The first significant attempt of an armed rebellion was in June 1811 in the southern city of Tacna led by Francisco Antonio de Zela. Though this rebellion was more personal, as it had to do with a direct issue Antonio de Zela faced, it demonstrated the desire in the southern region of Perú to reunite with Upper Perú. This movement also proved that those who rebelled in the provinces of southern Perú were much closer with one another, regardless of socioeconomic status, race, or ethnicity than those in Upper Perú (specifically Lima). This was significant due to the divisions between citizens due to features such as race and background and that though there may have been tensions between the groups, their common belief that Perú should be independent from Spanish-ruling overpowered all other differences they may have had.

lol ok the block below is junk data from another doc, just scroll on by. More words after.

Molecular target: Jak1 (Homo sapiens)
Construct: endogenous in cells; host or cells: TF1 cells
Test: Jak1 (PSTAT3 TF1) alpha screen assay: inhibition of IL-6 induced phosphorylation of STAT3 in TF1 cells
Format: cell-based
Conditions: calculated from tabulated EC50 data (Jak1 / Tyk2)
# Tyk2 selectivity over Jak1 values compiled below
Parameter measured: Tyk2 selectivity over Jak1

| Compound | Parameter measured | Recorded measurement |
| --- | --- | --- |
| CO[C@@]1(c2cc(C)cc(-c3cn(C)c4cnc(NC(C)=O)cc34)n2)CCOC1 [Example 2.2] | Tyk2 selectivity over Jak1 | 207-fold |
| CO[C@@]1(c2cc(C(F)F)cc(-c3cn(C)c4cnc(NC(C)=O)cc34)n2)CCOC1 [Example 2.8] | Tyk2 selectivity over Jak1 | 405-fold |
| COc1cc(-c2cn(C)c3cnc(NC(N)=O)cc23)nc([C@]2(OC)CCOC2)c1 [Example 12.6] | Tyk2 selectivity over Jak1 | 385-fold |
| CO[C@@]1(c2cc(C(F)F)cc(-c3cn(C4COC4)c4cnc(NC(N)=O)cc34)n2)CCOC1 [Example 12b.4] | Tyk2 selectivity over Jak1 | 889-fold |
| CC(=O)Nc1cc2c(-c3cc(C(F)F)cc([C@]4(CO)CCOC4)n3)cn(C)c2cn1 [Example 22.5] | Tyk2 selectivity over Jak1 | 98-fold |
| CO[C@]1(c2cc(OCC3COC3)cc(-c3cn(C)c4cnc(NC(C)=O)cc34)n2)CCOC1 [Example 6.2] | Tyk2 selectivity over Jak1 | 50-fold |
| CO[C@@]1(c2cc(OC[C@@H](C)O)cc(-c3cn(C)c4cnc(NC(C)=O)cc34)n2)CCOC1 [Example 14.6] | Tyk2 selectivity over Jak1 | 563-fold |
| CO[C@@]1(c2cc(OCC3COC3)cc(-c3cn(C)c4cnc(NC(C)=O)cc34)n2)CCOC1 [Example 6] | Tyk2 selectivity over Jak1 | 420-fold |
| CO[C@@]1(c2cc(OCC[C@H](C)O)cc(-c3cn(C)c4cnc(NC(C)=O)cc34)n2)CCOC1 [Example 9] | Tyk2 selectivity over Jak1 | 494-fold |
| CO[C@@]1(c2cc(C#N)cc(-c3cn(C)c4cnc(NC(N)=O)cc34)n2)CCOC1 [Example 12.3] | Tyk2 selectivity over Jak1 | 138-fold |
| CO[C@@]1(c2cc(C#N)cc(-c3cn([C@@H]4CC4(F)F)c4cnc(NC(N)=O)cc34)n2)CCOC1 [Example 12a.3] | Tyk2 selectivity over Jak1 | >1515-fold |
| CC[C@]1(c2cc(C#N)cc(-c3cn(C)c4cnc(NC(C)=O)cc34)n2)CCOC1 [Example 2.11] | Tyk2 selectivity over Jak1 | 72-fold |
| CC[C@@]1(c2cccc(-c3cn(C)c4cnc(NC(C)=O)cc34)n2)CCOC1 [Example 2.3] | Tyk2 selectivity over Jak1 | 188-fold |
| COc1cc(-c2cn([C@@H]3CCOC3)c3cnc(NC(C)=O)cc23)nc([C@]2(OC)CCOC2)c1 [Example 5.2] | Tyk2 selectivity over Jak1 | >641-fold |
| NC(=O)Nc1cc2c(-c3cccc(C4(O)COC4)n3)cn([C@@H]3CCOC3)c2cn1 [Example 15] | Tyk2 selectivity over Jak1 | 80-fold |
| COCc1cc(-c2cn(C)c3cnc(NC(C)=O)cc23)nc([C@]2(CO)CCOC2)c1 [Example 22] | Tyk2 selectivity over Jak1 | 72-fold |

Another significant movement, led by Natives in Huánuco, began on 22 February 1812. This movement was partially initiated by the motives of Juan Jose Castelli within the First Upper Perú Campaign. It was also begun as a protest against the corruption within local governments which illegally implemented a policy that disadvantaged indigenous merchants in the area. The rebellion lasted three months, ending in May 1812, was, like the Tacna movement, united more citizens in southern Perú of different backgrounds and proved the anti-peninsular beliefs of rebels a part of the junta movements. It involved various leaders, including curacas and township magistrates (alcaldes pedáneos), but was suppressed within a few weeks.

More enduring was the rebellion of Cuzco from 1814 to 1815.